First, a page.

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World’s Oldest Timber Constructions

Topic: Forest Sciences
Factsheet

The Age of the World’s Oldest Timber Constructions is determined

Researchers have determined the age of the world’s oldest timber constructions: the 7000-year-old well of Altscherbitz near Leipzig.

Scientists of the University of Freiburg document highly-developed construction techniques of wells built by early neolithic settlers.

A research team led by Willy Tegel and Dr. Dietrich Hakelberg from the Institute for Forest Growth of the University of Freiburg has succeeded in precisely dating four water wells built by the first Central European agricultural civilization with the help of dendrochronology or growth ring dating. The wells were excavated at settlements in the Greater Leipzig region and are the oldest known timber constructions in the world. They were built by the Linear Pottery culture, which existed from roughly 5600 to 4900 BC. The team’s findings, which have been published in the international scientific journal PLoS ONE, afford new insight into prehistoric technology. The study was conducted by archaeologists and dendrochronologists from the Institute for Forest Growth in Freiburg, the Archaeological Heritage Office of Saxony in Dresden, and the Swiss Federal Research Institute WSL in Birmensdorf, Switzerland.

Wells constructed from oak wood
The four early Neolithic wells were constructed from oak wood. In addition to the timber, many other waterlogged organic materials, such as plant remains, wooden artifacts, bark vessels, and bast fiber cords, as well as an array of richly decorated ceramic vessels, have survived for millennia hermetically sealed below groundwater level. With the help of dendrochronology, the scientists were able to determine the exact felling years of the trees and thus also the approximate time at which the wells were constructed. The tests revealed that the wood comes from massive old oak trees felled by early Neolithic farmers with stone adzes between the years of 5206 and 5098 BC. The farmers cleaved the trunks into boards, assembling them to make chest-like well linings with complex corner joints. Using state-of-the-art laser scanning technology, the scientists collected data on the timbers and tool marks and documented the highly developed woodworking skills of the early Neolithic settlers. The very well-preserved tool marks and timber joints testify to unexpectedly sophisticated timber construction techniques.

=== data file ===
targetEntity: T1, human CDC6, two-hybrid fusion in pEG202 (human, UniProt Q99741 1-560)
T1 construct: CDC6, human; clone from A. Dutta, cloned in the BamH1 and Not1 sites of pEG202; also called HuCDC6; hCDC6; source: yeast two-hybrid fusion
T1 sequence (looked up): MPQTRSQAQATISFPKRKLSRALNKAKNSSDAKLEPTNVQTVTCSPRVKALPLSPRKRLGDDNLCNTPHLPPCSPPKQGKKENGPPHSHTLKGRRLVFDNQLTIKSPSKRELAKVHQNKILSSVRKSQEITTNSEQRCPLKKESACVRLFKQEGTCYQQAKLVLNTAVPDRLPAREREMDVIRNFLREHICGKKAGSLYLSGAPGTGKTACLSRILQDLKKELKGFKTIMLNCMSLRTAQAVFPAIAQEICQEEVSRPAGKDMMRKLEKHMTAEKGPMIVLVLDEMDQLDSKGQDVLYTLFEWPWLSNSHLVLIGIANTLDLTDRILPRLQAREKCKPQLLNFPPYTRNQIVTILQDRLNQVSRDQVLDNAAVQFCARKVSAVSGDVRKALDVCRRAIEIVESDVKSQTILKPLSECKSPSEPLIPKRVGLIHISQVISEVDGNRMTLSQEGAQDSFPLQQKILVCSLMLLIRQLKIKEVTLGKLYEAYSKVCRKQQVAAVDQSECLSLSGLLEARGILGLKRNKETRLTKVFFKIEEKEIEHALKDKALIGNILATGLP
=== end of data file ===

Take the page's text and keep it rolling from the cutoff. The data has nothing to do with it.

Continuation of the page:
Developed woodworking technology enabled a sedentary lifestyle

In the course of the sixth millennium BC, the nomadic hunting and gathering lifestyle gave way to a sedentary lifestyle with agriculture and stock breeding in Central Europe. This break in the history of mankind has been termed the “Neolithic Revolution.” A sedentary lifestyle required permanent housing, and houses are inconceivable without a developed woodworking technology – in other words, the first farmers were also the first carpenters. Until now, however, archaeologists have only succeeded in unearthing the soil marks left by their houses. The precisely dated wells will enable scientists to conduct more detailed studies on the important role of timber construction techniques for mankind’s adoption of a sedentary lifestyle.

Portrait

Willy Tegel und Dr. Dietrich Hakelberg

Willy Tegel und Dr. Dietrich Hakelberg are members of the Institute for Forest Growth at the University of Freiburg. Contact via phone: 0761 / 203-8591 or via E-Mail: tegel@dendro.de


Gallery

The well of Altscherbitz near Leipzig

The 7000-year-old well of Altscherbitz near Leipzig during the excavation.
The 7000-year-old well of Altscherbitz near Leipzig during the excavation. Ceramic finds in the backfill of the well.
Log construction of the 7000-year-old well of Altscherbitz near Leipzig during the excavation.
The 7000-year-old well of Altscherbitz near Leipzig during the excavation. Laser scanning image of the base frame with mortise and tenon corner joints: A projecting piece of wood is fed through a hole in the plank and secured with a wooden nail. Ceramic finds.
Base frame of the 7000-year-old well of Altscherbitz near Leipzig during the excavation.
Laser scanning image of the base frame with the mortise and tenon corner joints of the 7000-year-old well of Altscherbitz near Leipzig during the excavation. The corner joints consist of a projecting piece of wood fed through a hole in the plank and secured with a wooden nail.
Mortise and tenon corner joints and wooden nails from the 7000-year-old well of Altscherbitz near Leipzig. The corner joints consist of a projecting piece of wood fed through a hole in the plank and secured with a wooden nail.